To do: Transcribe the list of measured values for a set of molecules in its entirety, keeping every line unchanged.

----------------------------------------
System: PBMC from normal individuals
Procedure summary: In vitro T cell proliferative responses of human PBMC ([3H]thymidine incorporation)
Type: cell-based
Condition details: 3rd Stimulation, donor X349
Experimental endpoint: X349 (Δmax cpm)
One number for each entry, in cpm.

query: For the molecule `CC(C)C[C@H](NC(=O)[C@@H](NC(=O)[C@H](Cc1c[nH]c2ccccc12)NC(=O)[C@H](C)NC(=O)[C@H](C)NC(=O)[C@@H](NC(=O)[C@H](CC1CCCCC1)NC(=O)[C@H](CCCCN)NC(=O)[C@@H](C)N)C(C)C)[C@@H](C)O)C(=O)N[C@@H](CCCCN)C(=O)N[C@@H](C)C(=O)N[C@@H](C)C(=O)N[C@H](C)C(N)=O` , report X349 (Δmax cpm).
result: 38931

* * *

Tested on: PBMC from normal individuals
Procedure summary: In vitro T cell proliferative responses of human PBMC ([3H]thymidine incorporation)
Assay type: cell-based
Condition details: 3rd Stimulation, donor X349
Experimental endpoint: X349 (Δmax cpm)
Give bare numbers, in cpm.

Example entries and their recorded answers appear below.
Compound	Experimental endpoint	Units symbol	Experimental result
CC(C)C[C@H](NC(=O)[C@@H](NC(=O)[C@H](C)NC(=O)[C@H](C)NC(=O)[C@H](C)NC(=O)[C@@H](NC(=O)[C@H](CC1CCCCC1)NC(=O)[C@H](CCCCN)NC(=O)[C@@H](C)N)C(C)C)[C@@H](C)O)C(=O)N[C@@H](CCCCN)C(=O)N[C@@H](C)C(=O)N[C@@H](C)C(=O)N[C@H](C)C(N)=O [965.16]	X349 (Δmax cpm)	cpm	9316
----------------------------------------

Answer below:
System: PBMC from normal individuals
Procedure summary: In vitro T cell proliferative responses of human PBMC ([3H]thymidine incorporation)
Type: cell-based
Condition details: 3rd Stimulation, donor X349
Experimental endpoint: X349 (Δmax cpm)
One number for each entry, in cpm.

query: For the molecule `CC(C)C[C@H](NC(=O)[C@@H](NC(=O)[C@H](Cc1c[nH]c2ccccc12)NC(=O)[C@H](C)NC(=O)[C@H](C)NC(=O)[C@@H](NC(=O)[C@H](CC1CCCCC1)NC(=O)[C@H](CCCCN)NC(=O)[C@@H](C)N)C(C)C)[C@@H](C)O)C(=O)N[C@@H](CCCCN)C(=O)N[C@@H](C)C(=O)N[C@@H](C)C(=O)N[C@H](C)C(N)=O` , report X349 (Δmax cpm).
result: 38931

* * *

Tested on: PBMC from normal individuals
Procedure summary: In vitro T cell proliferative responses of human PBMC ([3H]thymidine incorporation)
Assay type: cell-based
Condition details: 3rd Stimulation, donor X349
Experimental endpoint: X349 (Δmax cpm)
Give bare numbers, in cpm.

Example entries and their recorded answers appear below.
Compound	Experimental endpoint	Units symbol	Experimental result
CC(C)C[C@H](NC(=O)[C@@H](NC(=O)[C@H](C)NC(=O)[C@H](C)NC(=O)[C@H](C)NC(=O)[C@@H](NC(=O)[C@H](CC1CCCCC1)NC(=O)[C@H](CCCCN)NC(=O)[C@@H](C)N)C(C)C)[C@@H](C)O)C(=O)N[C@@H](CCCCN)C(=O)N[C@@H](C)C(=O)N[C@@H](C)C(=O)N[C@H](C)C(N)=O [965.16]	X349 (Δmax cpm)	cpm	9316